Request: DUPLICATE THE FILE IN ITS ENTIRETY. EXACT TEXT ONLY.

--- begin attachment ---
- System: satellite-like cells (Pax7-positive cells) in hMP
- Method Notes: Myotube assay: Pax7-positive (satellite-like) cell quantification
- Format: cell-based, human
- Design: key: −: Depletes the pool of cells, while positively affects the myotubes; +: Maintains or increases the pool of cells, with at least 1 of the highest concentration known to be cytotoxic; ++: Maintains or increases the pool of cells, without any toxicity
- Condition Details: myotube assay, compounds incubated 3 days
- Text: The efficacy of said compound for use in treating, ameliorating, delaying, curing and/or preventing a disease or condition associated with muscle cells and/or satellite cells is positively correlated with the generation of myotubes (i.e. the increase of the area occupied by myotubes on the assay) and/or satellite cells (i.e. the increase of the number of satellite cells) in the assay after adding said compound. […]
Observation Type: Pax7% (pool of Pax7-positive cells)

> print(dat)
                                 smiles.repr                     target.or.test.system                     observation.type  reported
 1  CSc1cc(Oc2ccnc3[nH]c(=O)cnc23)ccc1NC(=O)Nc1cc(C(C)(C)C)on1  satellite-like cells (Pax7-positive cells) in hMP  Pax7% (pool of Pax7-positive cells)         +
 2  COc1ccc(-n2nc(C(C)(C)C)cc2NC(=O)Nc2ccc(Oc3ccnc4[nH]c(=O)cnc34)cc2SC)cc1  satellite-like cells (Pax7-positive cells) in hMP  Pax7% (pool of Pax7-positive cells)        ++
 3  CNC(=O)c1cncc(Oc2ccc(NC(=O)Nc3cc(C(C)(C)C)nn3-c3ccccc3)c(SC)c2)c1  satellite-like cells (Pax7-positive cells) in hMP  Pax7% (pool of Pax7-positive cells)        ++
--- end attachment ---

- System: satellite-like cells (Pax7-positive cells) in hMP
- Method Notes: Myotube assay: Pax7-positive (satellite-like) cell quantification
- Format: cell-based, human
- Design: key: −: Depletes the pool of cells, while positively affects the myotubes; +: Maintains or increases the pool of cells, with at least 1 of the highest concentration known to be cytotoxic; ++: Maintains or increases the pool of cells, without any toxicity
- Condition Details: myotube assay, compounds incubated 3 days
- Text: The efficacy of said compound for use in treating, ameliorating, delaying, curing and/or preventing a disease or condition associated with muscle cells and/or satellite cells is positively correlated with the generation of myotubes (i.e. the increase of the area occupied by myotubes on the assay) and/or satellite cells (i.e. the increase of the number of satellite cells) in the assay after adding said compound. […]
Observation Type: Pax7% (pool of Pax7-positive cells)

> print(dat)
                                 smiles.repr                     target.or.test.system                     observation.type  reported
 1  CSc1cc(Oc2ccnc3[nH]c(=O)cnc23)ccc1NC(=O)Nc1cc(C(C)(C)C)on1  satellite-like cells (Pax7-positive cells) in hMP  Pax7% (pool of Pax7-positive cells)         +
 2  COc1ccc(-n2nc(C(C)(C)C)cc2NC(=O)Nc2ccc(Oc3ccnc4[nH]c(=O)cnc34)cc2SC)cc1  satellite-like cells (Pax7-positive cells) in hMP  Pax7% (pool of Pax7-positive cells)        ++
 3  CNC(=O)c1cncc(Oc2ccc(NC(=O)Nc3cc(C(C)(C)C)nn3-c3ccccc3)c(SC)c2)c1  satellite-like cells (Pax7-positive cells) in hMP  Pax7% (pool of Pax7-positive cells)        ++